There is growing evidence and examples of organizations that have successfully reduced operating costs by improving efficiency across their production and distribution processes, buildings, machinery/appliances, and transport/mobility—in particular in relation to energy efficiency but also including broader materials, water, and waste management. Such actions can result in direct cost savings to organisations’ operations over the medium to long term and contribute to the global efforts to curb emissions. Innovation in technology is assisting this transition; such innovation includes developing efficient heating solutions and circular economy solutions, making advances in LED lighting technology and industrial motor technology, retrofitting buildings, employing geothermal power, offering water usage and treatment solutions, and developing electric vehicles.
According to the International Energy Agency (IEA), to meet global emission-reduction goals, countries will need to transition a major percentage of their energy generation to low emission alternatives such as wind, solar, wave, tidal, hydro, geothermal, nuclear, biofuels, and carbon capture and storage. For the fifth year in a row, investments in renewable energy capacity have exceeded investments in fossil fuel generation. The trend toward decentralized clean energy sources, rapidly declining costs, improved storage capabilities, and subsequent global adoption of these technologies are significant. Organizations that shift their energy usage toward low emission energy sources could potentially save on annual energy costs.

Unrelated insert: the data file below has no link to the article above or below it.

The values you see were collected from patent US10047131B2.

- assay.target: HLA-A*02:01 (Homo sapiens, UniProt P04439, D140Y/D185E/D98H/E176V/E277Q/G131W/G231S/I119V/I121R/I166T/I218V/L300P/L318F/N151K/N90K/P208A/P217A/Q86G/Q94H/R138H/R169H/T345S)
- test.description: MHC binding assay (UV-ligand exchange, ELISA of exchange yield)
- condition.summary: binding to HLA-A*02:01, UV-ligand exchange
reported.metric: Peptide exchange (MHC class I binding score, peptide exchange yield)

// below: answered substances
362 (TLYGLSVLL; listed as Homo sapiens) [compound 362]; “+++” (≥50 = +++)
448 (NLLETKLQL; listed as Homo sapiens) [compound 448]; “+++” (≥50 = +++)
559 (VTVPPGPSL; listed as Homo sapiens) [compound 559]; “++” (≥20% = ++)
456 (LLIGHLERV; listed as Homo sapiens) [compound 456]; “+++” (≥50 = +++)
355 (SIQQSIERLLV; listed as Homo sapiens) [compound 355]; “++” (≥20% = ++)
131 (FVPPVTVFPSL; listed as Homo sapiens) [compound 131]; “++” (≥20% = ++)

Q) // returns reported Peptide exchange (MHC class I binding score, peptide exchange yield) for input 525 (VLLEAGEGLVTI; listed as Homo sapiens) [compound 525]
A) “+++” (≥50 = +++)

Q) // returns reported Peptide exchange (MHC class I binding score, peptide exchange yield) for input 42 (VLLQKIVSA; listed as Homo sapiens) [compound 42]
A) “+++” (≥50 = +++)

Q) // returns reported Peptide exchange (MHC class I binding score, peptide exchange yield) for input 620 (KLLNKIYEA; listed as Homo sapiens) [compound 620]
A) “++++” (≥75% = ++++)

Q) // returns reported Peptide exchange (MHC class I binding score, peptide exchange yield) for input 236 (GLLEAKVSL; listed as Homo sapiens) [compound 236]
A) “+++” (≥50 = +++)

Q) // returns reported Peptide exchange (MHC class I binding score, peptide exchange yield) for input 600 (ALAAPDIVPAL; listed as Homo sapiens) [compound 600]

Organizations that innovate and develop new low-emission products and services may improve their competitive position and capitalize on shifting consumer and producer preferences. Some examples include consumer goods and services that place greater emphasis on a product’s carbon footprint in its marketing and labelling (e.g., travel, food, beverage and consumer staples, mobility, printing, fashion, and recycling services) and producer goods that place emphasis on reducing emissions (e.g., adoption of energy-efficiency measures along the supply chain).
Organizations that pro-actively seek opportunities in new markets or types of assets may be able to diversify their activities and better position themselves for the transition to a lower-carbon economy. In particular, opportunities exist for organizations to access new markets through collaborating with governments, development banks, small-scale local entrepreneurs, and community groups in developed and developing countries as they work to shift to a lower-carbon economy. New opportunities can also be captured through underwriting or financing green bonds and infrastructure (e.g., low-emission energy production, energy efficiency, grid connectivity, or transport networks).